Put yourself in the guest's shoes. What would matter to you? Many times it's the simple things that people remember. A hand written note in the room upon check-in. The front desk agent remembering your name from your last stay. A great restaurant recommendation suited just for you. Being put in a quiet room when you have a big presentation the next day. The guest isn't there just for your hotel. In most cases your guest is visiting your hotel for something that is happening outside of your four walls. A business meeting, a conference, a shopping trip, a baseball tournament, or a family vacation all come to mind. For most guests, to keep them smiling is to help ensure they have a great time with everything else outside of your hotel. In order to win at that game it really starts with having a superb guest focussed staff that have a passion for your location and a passion for serving others. These people are hard to find, but when you do, do everything in your power to keep them happy. Keeping your guests smiling starts with keeping your staff smiling. Staff that grew up in the area, know all of the local hotspots and more importantly which spots to avoid are pure gold.

So Who Benefits From All of This Data Collection?

  • The Marketing Team - If this data gets stored in a marketing system then the marketing team is able to get email campaigns out faster, automate manual tasks (loading data, triggered pre-arrival emails), and measure the ROI for their efforts.

  • The Revenue Management Team - Revenue managers are maximizing guest revenue through room upgrades, package upsells, and recovered website bookings. By knowing the guest these offers can be personalized to the guest based on their past spend or based on other similar guests. Guest data can also be passed to revenue management systems so that rates can be personalized for loyalty members, or guests within a certain geographic region.

  • The Front Desk Team - Front Desk clerks can check guests in with ease knowing they have the complete guest profile at their fingertips, allowing them serve the arriving guests at the highest possible level. Simple things like "Welcome back Mr. Smith". If a guest normally books a spa treatment they can remind them to book it right then and there.

  • The Concierge - Requests can be electronically routed to the concierge for fulfillment. With the full guest profile available he or she can make strong recommendations for things to do in the area based on what he or she already knows about the guest from their past stays. By asking the guest ahead of time what their interests are allows the concierge to have those recommendations ready when the guest arrives.

  • The General Manager - The General Manager can monitor a guest dashboard to keep an eye on the overall happiness of his guests. He has the reassurance that guests are being taken care of in every digital channel possible. Sentiment analysis tools make looking at trending phrases and comments very easy. Lastly he can be satisfied that he has given his staff the very best tools for success.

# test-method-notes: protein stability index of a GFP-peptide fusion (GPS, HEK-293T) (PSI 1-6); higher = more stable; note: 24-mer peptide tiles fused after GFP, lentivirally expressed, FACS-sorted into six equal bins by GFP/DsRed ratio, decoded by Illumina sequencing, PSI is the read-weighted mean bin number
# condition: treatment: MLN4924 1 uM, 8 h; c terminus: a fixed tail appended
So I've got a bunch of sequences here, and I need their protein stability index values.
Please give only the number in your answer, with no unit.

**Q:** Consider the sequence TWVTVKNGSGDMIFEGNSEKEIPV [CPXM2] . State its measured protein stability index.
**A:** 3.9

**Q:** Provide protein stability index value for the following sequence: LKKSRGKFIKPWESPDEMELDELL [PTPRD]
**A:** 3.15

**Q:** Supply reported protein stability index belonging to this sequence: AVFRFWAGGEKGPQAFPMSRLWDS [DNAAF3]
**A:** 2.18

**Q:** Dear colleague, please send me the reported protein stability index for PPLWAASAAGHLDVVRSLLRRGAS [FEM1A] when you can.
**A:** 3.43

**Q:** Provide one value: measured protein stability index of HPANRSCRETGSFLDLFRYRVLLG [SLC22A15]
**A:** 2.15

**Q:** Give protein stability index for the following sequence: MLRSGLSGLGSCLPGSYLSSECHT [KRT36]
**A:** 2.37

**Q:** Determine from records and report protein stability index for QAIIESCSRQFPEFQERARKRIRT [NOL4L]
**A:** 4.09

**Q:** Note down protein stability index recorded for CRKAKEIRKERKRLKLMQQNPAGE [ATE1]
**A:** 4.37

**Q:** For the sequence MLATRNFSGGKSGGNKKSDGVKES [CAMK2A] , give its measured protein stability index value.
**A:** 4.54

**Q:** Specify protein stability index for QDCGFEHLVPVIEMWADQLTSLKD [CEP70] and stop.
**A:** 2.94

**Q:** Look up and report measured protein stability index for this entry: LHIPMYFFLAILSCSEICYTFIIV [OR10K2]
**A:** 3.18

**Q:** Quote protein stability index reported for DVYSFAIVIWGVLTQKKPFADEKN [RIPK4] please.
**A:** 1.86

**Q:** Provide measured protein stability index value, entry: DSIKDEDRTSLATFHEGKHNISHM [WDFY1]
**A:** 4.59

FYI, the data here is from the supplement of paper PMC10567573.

• The Housekeeping Staff - A printed arrivals report showing which guests don't want towels replaced every day or what snack the guest prefers in their room upon arrival can be very effective.

  • The Food and Beverage Team - Addressing a guest by name or being able to pull up a guest's favourite cocktail can be a really nice plus. Knowing that the guest is allergic to peanuts or prefers gluten free options can really help with entrée recommendations.

  • The Guest - The guest has the best experience possible and isn't that what true hospitality is all about!

The words Big Data can be intimidating. It's easy for small hoteliers to think that it must just be for the big brands. You don't have to have a data analyst on staff to make these simple things a reality. The key to using guest data to your advantage is to start small. If you try and do too much all at once other priorities will creep in and the project will stagnate. Pick one or two of the ideas above and implement it with your team. Do it in a way that you can measure the results. But like I said, the success of the project will be highly dependent on the staff you already have. If you have an excellent guest focused staff they will immediately want to embrace an initiative like this, it's in their nature. If your staff come to work every day with a frown on their face, regardless of how much you know about your guests it will be difficult to keep them smiling.

Shayne Paddock is a technology and business leader with over 20 years of experience in product management, software development, CRM, Marketing Automation, Guest Profiling, Loyalty Management, Search Engine Marketing, Email Marketing, and Hospitality Systems Integration. He is currently the Chief Innovation Officer for Guest Management Solutions at TravelClick. His responsibilities include Product Management, Customer Engagement, Sales Engineering, and the overall thought leadership of TravelClick’s suite of Guest Management solutions. Mr. Paddock holds a diploma in Business Administration with a major in Information Systems from Algonquin College as well as two patents in the email marketing space with regards to dynamic content and personalization. Mr. Paddock can be contacted at 212-817-4819 or Please visit for more information. Extended Bio... retains the copyright to the articles published in the Hotel Business Review. Articles cannot be republished without prior written consent by